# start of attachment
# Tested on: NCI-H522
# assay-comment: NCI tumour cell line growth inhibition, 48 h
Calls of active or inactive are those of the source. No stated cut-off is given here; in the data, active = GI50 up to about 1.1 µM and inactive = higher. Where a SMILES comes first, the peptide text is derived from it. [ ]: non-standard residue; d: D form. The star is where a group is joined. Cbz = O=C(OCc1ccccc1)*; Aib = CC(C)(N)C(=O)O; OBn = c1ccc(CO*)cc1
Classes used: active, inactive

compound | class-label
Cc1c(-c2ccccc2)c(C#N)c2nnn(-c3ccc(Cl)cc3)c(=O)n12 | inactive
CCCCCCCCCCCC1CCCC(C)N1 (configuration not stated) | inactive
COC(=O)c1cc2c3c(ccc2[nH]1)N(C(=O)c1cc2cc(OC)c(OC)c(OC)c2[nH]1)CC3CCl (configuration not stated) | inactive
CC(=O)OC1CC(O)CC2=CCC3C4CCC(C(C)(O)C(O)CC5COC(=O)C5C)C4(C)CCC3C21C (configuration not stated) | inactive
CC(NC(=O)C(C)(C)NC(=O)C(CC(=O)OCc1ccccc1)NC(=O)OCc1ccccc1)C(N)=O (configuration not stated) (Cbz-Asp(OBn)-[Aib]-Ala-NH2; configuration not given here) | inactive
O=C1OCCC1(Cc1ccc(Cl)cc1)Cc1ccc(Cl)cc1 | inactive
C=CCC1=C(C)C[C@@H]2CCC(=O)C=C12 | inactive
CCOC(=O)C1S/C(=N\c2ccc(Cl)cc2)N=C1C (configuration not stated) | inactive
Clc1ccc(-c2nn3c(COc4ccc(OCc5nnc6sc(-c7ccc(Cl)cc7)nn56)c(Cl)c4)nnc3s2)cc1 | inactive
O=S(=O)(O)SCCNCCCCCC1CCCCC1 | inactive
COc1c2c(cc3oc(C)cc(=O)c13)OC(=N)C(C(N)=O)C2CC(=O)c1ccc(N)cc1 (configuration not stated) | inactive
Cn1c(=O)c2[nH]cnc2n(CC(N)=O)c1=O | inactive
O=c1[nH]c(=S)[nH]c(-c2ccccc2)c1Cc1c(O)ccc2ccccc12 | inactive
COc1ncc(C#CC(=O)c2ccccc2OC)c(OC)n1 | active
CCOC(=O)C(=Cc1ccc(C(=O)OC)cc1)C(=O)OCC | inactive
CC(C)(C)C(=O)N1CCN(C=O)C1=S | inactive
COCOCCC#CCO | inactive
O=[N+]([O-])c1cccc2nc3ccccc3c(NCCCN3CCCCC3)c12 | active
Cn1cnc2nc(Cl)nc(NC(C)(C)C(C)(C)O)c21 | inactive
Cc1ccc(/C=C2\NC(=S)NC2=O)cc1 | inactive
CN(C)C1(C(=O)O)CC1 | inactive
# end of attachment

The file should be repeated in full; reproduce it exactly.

# Tested on: NCI-H522
# assay-comment: NCI tumour cell line growth inhibition, 48 h
Calls of active or inactive are those of the source. No stated cut-off is given here; in the data, active = GI50 up to about 1.1 µM and inactive = higher. Where a SMILES comes first, the peptide text is derived from it. [ ]: non-standard residue; d: D form. The star is where a group is joined. Cbz = O=C(OCc1ccccc1)*; Aib = CC(C)(N)C(=O)O; OBn = c1ccc(CO*)cc1
Classes used: active, inactive

compound | class-label
Cc1c(-c2ccccc2)c(C#N)c2nnn(-c3ccc(Cl)cc3)c(=O)n12 | inactive
CCCCCCCCCCCC1CCCC(C)N1 (configuration not stated) | inactive
COC(=O)c1cc2c3c(ccc2[nH]1)N(C(=O)c1cc2cc(OC)c(OC)c(OC)c2[nH]1)CC3CCl (configuration not stated) | inactive
CC(=O)OC1CC(O)CC2=CCC3C4CCC(C(C)(O)C(O)CC5COC(=O)C5C)C4(C)CCC3C21C (configuration not stated) | inactive
CC(NC(=O)C(C)(C)NC(=O)C(CC(=O)OCc1ccccc1)NC(=O)OCc1ccccc1)C(N)=O (configuration not stated) (Cbz-Asp(OBn)-[Aib]-Ala-NH2; configuration not given here) | inactive
O=C1OCCC1(Cc1ccc(Cl)cc1)Cc1ccc(Cl)cc1 | inactive
C=CCC1=C(C)C[C@@H]2CCC(=O)C=C12 | inactive
CCOC(=O)C1S/C(=N\c2ccc(Cl)cc2)N=C1C (configuration not stated) | inactive
Clc1ccc(-c2nn3c(COc4ccc(OCc5nnc6sc(-c7ccc(Cl)cc7)nn56)c(Cl)c4)nnc3s2)cc1 | inactive
O=S(=O)(O)SCCNCCCCCC1CCCCC1 | inactive
COc1c2c(cc3oc(C)cc(=O)c13)OC(=N)C(C(N)=O)C2CC(=O)c1ccc(N)cc1 (configuration not stated) | inactive
Cn1c(=O)c2[nH]cnc2n(CC(N)=O)c1=O | inactive
O=c1[nH]c(=S)[nH]c(-c2ccccc2)c1Cc1c(O)ccc2ccccc12 | inactive
COc1ncc(C#CC(=O)c2ccccc2OC)c(OC)n1 | active
CCOC(=O)C(=Cc1ccc(C(=O)OC)cc1)C(=O)OCC | inactive
CC(C)(C)C(=O)N1CCN(C=O)C1=S | inactive
COCOCCC#CCO | inactive
O=[N+]([O-])c1cccc2nc3ccccc3c(NCCCN3CCCCC3)c12 | active
Cn1cnc2nc(Cl)nc(NC(C)(C)C(C)(C)O)c21 | inactive
Cc1ccc(/C=C2\NC(=S)NC2=O)cc1 | inactive
CN(C)C1(C(=O)O)CC1 | inactive